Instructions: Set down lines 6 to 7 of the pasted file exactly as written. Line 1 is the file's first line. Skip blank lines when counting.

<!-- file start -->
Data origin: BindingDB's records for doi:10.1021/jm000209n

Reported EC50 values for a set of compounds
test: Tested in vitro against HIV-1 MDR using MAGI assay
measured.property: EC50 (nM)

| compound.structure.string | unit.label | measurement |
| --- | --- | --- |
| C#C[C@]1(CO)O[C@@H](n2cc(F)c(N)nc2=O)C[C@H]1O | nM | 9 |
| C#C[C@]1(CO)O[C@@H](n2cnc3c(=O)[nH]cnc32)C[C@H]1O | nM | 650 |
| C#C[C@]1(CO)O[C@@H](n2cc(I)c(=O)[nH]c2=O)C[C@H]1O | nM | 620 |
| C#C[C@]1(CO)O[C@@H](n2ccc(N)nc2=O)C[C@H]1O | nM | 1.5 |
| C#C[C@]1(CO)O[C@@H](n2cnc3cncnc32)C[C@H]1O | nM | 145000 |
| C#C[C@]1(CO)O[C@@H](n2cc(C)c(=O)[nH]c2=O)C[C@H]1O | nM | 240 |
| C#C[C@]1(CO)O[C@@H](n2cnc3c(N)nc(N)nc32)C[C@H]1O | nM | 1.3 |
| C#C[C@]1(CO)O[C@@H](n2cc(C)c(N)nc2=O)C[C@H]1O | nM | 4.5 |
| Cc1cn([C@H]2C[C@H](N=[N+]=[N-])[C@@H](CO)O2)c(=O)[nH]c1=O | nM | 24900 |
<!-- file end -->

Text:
| --- | --- | --- |
| C#C[C@]1(CO)O[C@@H](n2cc(F)c(N)nc2=O)C[C@H]1O | nM | 9 |